A wealthy businessman was driving his expensive Italian sports car down the driveway of his five million dollar mansion when he ran over a nail. His tire instantly deflated. He got out and when he saw the deflated tired, he shook his fist angrily in the air and shouted “why doesn’t anything ever go right for me??”
The image of the “rich man” has been used for eons as a way to highlight our human proclivity for ingratitude and short sidedness. But is the rich man just a pathetic archetype? Does this image show us something that can apply to everyone: that no matter what we have, we never feel satisfied with the way things are?
No one is beyond ingratitude. Nobody is immune to it. Especially when we have an idea in our mind how things should go. Or what we should have. Abundance, whether literal or figurative, can be easily overlooked when that one piece of the puzzle is missing.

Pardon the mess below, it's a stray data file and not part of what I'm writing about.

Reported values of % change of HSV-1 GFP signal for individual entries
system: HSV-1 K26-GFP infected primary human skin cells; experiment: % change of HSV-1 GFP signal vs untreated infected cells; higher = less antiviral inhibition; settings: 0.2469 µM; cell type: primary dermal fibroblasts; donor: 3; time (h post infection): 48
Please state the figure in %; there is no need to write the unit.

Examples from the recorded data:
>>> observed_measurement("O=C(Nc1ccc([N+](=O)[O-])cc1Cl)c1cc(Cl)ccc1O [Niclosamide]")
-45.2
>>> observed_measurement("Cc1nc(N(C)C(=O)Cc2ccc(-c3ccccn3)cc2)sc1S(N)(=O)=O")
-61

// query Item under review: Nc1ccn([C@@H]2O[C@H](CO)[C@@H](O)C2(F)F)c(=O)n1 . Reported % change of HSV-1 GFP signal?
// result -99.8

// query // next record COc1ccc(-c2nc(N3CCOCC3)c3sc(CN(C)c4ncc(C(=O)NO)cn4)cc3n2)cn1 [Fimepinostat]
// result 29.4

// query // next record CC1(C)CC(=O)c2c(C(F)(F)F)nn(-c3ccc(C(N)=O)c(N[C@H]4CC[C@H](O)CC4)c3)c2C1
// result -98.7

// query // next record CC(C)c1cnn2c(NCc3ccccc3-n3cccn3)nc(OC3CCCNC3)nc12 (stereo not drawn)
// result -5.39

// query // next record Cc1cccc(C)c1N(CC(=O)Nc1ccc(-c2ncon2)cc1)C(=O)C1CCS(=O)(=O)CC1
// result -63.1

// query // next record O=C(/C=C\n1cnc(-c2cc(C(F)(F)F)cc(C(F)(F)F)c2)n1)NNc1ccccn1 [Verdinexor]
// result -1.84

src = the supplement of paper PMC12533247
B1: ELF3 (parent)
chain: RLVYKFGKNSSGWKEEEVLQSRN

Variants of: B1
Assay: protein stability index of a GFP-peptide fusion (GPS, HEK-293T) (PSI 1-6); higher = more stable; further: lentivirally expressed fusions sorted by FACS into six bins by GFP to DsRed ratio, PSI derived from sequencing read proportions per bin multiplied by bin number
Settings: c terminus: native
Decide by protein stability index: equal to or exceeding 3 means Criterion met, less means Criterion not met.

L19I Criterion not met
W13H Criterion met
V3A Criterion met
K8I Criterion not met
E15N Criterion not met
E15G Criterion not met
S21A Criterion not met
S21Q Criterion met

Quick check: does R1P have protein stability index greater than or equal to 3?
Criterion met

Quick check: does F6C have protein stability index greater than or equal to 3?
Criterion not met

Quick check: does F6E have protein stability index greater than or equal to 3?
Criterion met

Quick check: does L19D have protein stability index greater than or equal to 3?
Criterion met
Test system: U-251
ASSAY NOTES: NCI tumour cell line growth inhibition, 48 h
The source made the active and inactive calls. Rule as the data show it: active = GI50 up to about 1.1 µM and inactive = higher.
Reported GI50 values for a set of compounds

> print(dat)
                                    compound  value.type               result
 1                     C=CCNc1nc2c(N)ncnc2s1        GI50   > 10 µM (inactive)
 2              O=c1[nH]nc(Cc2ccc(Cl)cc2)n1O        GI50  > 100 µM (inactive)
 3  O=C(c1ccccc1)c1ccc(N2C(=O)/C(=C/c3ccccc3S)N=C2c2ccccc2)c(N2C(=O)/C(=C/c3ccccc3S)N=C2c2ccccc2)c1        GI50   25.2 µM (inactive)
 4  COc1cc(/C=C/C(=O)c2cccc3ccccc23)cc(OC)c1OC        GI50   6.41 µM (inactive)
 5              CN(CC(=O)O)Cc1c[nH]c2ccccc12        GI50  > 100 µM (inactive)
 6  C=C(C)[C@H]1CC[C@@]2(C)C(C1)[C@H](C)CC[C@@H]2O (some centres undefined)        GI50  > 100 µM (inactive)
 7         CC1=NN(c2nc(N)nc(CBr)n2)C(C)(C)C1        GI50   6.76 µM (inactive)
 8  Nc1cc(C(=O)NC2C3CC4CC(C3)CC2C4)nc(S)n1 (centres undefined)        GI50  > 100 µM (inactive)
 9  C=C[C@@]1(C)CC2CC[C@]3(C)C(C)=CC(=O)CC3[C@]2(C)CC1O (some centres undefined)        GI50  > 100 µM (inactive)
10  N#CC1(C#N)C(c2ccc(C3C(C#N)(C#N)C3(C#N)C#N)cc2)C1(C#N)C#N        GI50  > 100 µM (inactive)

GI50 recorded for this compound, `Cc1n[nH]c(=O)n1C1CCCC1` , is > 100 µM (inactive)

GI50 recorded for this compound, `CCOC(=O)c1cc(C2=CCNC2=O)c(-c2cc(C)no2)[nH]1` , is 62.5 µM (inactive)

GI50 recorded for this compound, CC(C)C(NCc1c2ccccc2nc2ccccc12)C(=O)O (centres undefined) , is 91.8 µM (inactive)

The fact is, things will never completely go our way. Life is dynamic and ever changing. How silly is it to think we even deserve or expect things to fall in line with our expectations and desires? But should we instead just accept when things are wrong? Not at all.
Expectation and acceptance are two extreme ends of a spectrum. Between them lies abiding. Think of this as perseverance despite the circumstances. When we find peace with what is, it doesn’t mean we’re necessarily okay with it. It simply suggests that our center and our consciousness is more important than the ups and downs; that there is a component to us that transcends the hassles and minutiae of everyday life.
Fact is, the last thing time something didn’t go well for you won’t be the last time. You’ll have more disappointments to come and more setbacks along the way. This is unavoidable. But we can abide in peace with this knowing full well that we’re always able to extract, from whatever difficulty we face, a sense of meaning and purpose. The things that ultimately serve to make us better people.